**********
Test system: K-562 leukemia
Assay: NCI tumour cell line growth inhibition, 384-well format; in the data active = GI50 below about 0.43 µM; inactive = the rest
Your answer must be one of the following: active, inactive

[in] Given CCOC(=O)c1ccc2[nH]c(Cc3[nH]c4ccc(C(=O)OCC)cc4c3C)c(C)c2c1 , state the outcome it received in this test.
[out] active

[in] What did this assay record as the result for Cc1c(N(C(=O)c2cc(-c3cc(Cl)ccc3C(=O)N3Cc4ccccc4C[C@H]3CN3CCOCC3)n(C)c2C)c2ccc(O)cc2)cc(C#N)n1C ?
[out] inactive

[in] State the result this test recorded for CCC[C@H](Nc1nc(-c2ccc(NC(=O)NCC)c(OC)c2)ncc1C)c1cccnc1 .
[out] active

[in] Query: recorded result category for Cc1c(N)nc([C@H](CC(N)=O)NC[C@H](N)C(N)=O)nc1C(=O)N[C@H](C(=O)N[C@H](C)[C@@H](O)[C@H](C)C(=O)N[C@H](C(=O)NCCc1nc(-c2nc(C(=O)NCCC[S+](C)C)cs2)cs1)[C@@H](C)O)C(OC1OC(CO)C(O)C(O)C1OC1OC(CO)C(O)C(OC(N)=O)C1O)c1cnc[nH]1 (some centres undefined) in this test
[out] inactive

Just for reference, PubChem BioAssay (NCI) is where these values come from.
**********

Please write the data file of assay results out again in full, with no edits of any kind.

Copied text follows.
Test system: K-562 leukemia
Assay: NCI tumour cell line growth inhibition, 384-well format; in the data active = GI50 below about 0.43 µM; inactive = the rest
Your answer must be one of the following: active, inactive

[in] Given CCOC(=O)c1ccc2[nH]c(Cc3[nH]c4ccc(C(=O)OCC)cc4c3C)c(C)c2c1 , state the outcome it received in this test.
[out] active

[in] What did this assay record as the result for Cc1c(N(C(=O)c2cc(-c3cc(Cl)ccc3C(=O)N3Cc4ccccc4C[C@H]3CN3CCOCC3)n(C)c2C)c2ccc(O)cc2)cc(C#N)n1C ?
[out] inactive

[in] State the result this test recorded for CCC[C@H](Nc1nc(-c2ccc(NC(=O)NCC)c(OC)c2)ncc1C)c1cccnc1 .
[out] active

[in] Query: recorded result category for Cc1c(N)nc([C@H](CC(N)=O)NC[C@H](N)C(N)=O)nc1C(=O)N[C@H](C(=O)N[C@H](C)[C@@H](O)[C@H](C)C(=O)N[C@H](C(=O)NCCc1nc(-c2nc(C(=O)NCCC[S+](C)C)cs2)cs1)[C@@H](C)O)C(OC1OC(CO)C(O)C(O)C1OC1OC(CO)C(O)C(OC(N)=O)C1O)c1cnc[nH]1 (some centres undefined) in this test
[out] inactive

Just for reference, PubChem BioAssay (NCI) is where these values come from.